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Philly’s Black Homeownership Has Been Steadily Declining, Solutions to Structural Barriers Could Help (Philly Voice, Dec. 14, 2021)
A new report from the Federal Reserve Bank of Philadelphia highlighted the declining home ownership rate for Black Philadelphians, and unequal mortgage lending is the number one culprit. According to the report, only Black “residents in the highest income quartile or with the highest level of traditional education saw a higher homeownership rate compared to white residents within those same groups.” Like many cities, Philadelphia experienced a large “white flight” in the 1960s, and still experiences redlining and discriminatory lending practices.
Investing in Communities: Social and Personal Benefits of Homeownership (Source Weekly, Jan. 5, 2022)
“To understand the impact on a community when there are roadblocks to ownership, it's significant to look at the personal and social benefits of homeownership. A home will provide an individual a stronger sense of security, belonging and attachment to the home and the community. When people have a place that is their own, it can be conducive to opportunities for growth physically, mentally and emotionally. Being a homeowner is a source of pride and worth, a tool for advancement.”
Unconquerable? Homeownership and Local Political Participation (Devin Edwards, Apr. 9, 2020)
“This paper explores differences in outcomes between owners and renters in 25 European countries and whether these differences are systematically smaller in countries in which owners and renters have more similar levels of residential stability (smaller tenure length gap). The results indicate that the direction of the relationship between tenure type and the selected outcomes is largely similar across countries. Owners generally exhibit more desirable outcomes (including life satisfaction, civic participation, educational outcomes for children, and physical and mental health). However, when looking at the relationship between outcomes and country level differences in tenure length gap, findings suggest that renters have outcomes that are more similar to owners in countries in which tenure length gaps are smaller.”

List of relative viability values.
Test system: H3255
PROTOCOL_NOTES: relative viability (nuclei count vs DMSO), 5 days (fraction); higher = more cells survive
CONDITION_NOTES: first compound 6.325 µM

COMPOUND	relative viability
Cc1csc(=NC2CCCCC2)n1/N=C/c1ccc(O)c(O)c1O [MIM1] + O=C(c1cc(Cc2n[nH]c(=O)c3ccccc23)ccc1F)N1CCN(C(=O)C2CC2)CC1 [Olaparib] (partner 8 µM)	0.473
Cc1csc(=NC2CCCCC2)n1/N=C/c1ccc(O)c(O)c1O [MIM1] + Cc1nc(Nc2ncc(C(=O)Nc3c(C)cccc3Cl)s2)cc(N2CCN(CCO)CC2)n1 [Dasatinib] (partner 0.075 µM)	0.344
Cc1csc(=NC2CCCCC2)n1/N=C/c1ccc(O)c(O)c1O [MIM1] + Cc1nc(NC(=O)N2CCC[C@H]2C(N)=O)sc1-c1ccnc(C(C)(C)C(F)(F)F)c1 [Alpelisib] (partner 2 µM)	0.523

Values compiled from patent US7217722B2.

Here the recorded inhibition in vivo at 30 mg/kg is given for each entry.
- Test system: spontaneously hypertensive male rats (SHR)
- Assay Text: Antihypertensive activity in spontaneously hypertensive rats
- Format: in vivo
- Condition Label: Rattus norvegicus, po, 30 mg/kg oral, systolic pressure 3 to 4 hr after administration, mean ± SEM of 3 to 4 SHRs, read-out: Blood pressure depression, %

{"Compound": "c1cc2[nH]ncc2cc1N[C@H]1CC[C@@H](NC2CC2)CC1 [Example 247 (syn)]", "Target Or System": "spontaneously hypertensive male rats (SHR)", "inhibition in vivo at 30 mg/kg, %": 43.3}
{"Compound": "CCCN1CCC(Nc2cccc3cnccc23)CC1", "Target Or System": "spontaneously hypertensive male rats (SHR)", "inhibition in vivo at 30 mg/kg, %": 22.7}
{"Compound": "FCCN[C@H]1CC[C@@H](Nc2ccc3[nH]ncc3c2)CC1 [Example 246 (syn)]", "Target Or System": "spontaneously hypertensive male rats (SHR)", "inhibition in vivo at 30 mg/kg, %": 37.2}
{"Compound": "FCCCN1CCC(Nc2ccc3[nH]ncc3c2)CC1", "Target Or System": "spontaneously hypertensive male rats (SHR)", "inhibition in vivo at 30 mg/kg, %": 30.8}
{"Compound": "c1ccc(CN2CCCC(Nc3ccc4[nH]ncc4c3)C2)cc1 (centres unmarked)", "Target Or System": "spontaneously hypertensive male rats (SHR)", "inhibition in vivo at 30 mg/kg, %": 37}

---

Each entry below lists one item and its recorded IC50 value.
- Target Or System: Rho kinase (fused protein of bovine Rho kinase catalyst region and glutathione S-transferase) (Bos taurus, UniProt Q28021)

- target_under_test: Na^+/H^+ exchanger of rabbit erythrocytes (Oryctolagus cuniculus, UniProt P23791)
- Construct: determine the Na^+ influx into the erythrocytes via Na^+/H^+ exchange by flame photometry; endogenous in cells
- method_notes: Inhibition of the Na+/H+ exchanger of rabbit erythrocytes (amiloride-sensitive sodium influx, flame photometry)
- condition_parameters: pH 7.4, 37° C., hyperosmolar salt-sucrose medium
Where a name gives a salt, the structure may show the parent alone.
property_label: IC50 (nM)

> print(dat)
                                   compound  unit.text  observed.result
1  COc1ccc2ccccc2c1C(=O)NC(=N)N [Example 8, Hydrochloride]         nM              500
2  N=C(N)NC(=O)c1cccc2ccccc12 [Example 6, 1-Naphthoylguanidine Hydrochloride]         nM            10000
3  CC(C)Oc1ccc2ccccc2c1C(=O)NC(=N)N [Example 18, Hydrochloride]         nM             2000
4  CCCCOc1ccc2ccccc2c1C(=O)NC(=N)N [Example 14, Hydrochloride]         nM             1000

Social Benefits of Homeownership and Stable Housing (National Association of REALTORS®, Dec. 2016)
In 2016, the National Association of REALTORS® Research Division released a report entitled “Social Benefits of Homeownership and Housing.” This paper serves as a review of existing literature regarding the ways in which homeownership affects educational achievement, civic participation, health, crime, public assistance, property maintenance and improvement.
Credits for First Time Homebuyers (Investopedia, Dec. 3, 2021)
“The most beneficial tax break for homebuyers is the mortgage interest deduction limit of up to $750,000. The standard deduction for individuals is $12,550 in 2021 (increasing to $12,950 in 2022) and for married couples filing jointly, $25,100 (increasing to $25,900 in 2022.)14There are other tax breaks that an individual can claim depending on the details of the home being bought and the individual.”
Bank of America’s 2021 Homebuyer Insights Report Looks at How Americans Are Making Homeownership a Reality in Today’s Competitive Market (Bank of America, 2021)
According to the Bank of America 2021 Homebuyer Insights Report, first-generation homebuyers were taught the values of homeownership by their parents, and 75% of them were taught the importance of building good credit. 69% of first time homebuyers felt that buying a home was more important than ever in the past year, and 73% say that the safety and security homeownership bring has increased.
The Emotional and Rational Benefits of Purchasing a Property (Forbes, Sep. 17, 2021)
“Covid-19 gave real estate professionals an opportunity to remember the importance of homeownership from a more personal perspective. Do you recall returning home after a long vacation and inhaling as much air as your lungs could take before letting out a loud sigh? You're at ease. You’re at home. You have a sense of security. Your home is your shelter to share all emotions, from the most incredible happy moments to the stressful, sad situations.”
The Health Benefits of Homeownership (Habitat for Humanity, Jan. 2019)